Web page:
The end of pulling a sickie? New AI tool could allow businesses to see if employees are REALLY ill by remotely checking their vital signs on a smartphone
- Solution for businesses helps them keep an eye on their employee’s daily health
- Employees just need to look at their phone’s camera so the AI can take a reading
- AI detects vital signs including heart rate, oxygen saturation and respiratory rate
A new artificial intelligence (AI) platform monitors vital signs of employees when they look at their smartphone to see if they’re sick.
Binah Teams, created by Israeli company Binah, comes in the form of an application for smartphones, as well as tablets, laptops and desktops.
Once installed, an employee, student or any other team member just has to look at their device’s camera for the AI to determine vital signs like heart rate, oxygen saturation and respiratory rate in a couple of minutes.
The results could help a business remotely determine ‘with medical grade accuracy’ if a team member really is ill, although employees couldn’t legally be forced to use it.
The company stresses that its application ‘does not save images or input video streams used for measurement’ to assuage privacy concerns.
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HOW DOES IT WORK?
Users can measure vital signs in a matter of seconds, at any time and from any location using their smartphone, laptop, or desktop.
They just have to open the app and point the camera at the face for 45 seconds.
Light from surrounding environment or device torch penetrates the skin and reflects off blood vessels to camera.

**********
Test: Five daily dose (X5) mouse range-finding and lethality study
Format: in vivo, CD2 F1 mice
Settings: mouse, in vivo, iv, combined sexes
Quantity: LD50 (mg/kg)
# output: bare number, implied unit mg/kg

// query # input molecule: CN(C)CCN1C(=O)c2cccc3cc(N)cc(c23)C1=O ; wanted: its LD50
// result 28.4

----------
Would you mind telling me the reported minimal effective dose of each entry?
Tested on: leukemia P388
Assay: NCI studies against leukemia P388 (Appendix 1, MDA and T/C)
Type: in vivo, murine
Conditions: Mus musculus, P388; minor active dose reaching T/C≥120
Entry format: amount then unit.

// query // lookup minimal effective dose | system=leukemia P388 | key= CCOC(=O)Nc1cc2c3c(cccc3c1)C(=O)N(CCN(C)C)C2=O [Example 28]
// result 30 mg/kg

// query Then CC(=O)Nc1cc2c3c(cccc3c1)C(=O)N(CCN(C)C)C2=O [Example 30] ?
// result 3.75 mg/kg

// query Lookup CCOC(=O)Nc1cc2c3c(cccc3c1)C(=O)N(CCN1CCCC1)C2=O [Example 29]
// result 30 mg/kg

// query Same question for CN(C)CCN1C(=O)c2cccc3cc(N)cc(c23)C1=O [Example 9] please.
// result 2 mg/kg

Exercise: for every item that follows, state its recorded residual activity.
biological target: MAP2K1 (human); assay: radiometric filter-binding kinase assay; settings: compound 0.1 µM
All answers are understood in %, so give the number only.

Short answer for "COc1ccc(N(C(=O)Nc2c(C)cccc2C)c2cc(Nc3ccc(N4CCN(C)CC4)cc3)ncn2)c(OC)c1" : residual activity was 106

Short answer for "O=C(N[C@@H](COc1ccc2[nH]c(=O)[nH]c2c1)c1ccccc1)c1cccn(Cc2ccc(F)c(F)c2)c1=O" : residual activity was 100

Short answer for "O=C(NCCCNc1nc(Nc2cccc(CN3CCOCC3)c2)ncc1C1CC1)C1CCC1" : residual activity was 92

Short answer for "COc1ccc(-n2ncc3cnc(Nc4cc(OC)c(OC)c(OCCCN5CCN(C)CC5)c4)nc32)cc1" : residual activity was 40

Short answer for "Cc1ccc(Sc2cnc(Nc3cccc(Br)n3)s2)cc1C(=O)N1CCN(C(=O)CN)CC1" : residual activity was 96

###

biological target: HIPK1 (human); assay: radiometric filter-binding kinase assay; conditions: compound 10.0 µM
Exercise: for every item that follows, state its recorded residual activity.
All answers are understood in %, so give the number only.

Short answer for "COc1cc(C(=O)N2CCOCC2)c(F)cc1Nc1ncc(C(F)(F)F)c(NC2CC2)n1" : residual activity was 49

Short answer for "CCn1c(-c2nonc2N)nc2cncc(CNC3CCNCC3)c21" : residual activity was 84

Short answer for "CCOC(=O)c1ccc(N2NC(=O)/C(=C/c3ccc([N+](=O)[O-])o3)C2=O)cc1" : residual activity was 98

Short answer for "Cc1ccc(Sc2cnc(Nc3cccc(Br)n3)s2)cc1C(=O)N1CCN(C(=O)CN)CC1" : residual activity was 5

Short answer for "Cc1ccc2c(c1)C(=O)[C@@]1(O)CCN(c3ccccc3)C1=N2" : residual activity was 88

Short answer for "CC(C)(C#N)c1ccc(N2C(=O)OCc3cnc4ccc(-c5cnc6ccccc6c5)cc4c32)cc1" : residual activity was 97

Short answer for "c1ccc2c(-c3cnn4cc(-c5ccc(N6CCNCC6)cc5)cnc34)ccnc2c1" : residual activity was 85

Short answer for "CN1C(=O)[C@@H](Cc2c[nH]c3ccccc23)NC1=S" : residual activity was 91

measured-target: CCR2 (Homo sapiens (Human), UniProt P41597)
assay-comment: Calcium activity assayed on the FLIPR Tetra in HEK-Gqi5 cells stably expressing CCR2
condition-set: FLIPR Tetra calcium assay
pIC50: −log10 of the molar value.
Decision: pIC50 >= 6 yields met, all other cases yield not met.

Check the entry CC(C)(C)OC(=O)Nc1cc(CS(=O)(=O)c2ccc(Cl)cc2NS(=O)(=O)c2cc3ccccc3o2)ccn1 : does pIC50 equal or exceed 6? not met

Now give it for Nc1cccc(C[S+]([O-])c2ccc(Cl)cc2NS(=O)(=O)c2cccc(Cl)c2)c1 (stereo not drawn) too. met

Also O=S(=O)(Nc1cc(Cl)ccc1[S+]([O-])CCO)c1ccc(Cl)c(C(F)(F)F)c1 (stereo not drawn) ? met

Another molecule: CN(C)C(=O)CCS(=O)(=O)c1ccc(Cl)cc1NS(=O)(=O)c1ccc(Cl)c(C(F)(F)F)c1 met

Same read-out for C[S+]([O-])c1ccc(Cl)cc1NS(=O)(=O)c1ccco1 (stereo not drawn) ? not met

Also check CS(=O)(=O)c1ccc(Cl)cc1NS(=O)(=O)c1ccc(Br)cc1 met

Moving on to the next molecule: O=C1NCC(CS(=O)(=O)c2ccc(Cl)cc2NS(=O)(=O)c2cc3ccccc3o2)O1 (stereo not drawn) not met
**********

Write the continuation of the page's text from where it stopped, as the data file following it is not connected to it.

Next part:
Binah.ai connects to camera and receives captured video stream.
Region of interest (ROI) is cropped by the AI from full image.
Skin detection is performed on each ROI followed by extraction of RGB (red, green, blue) light.
Each vital sign is calculated based on varying quantities of data. Results appear within 10 seconds to 1 min.
Jake Moore, a cybersecurity specialist at ESET, told MailOnline that it could be used as ‘simply another tool in HR’, although employees could likely decline to use it considering data about whether they’re ill or not gets fed back to bosses.
‘There is already software available to monitor employees work and screen time but health monitoring by employers is the next level of intrusion that is potentially riddled with many false positives,’ he said.
‘Smartphones and artificial intelligence are an impressive mix but I’m not sure they are smart enough to take the role of a GP just yet.’
According to Binah, the app only needs a device’s camera for the AI to detect small changes in colour that indicate sickness, which are too subtle for the human eye to notice.
‘Basically we’re following around the tiny colour changes that are happening to the skin and the tiny colour changes indicate the blood flow that is happening below the skin surface,’ Binah co-founder and CEO David Maman told Times of Israel.
Users would open the application on their device and look into the camera for up to 45 seconds so the AI can get a video of their face for analysis.
Cameras can record video at a rate of 30 to 120 frames per second – and it’s these individual frames that the AI analyses, not the video as a whole.
That means from just 45 seconds of footage, the AI is looking at an impressive 5,400 frames of the person’s face.
It processes the differences between red, green and blue (RGB) light reflected by the skin in the frames, to reveal things like heart rate, oxygen saturation and respiration rate based on blood pulse.
The company stresses that its application ‘does not save images or input video streams used for measurement’ to assuage privacy concerns
‘The pulse is actually the peak that is happening as part of the blood flow,’ said Maman. ‘You can actually see the peak in RGB colours that you extract from the person’s face.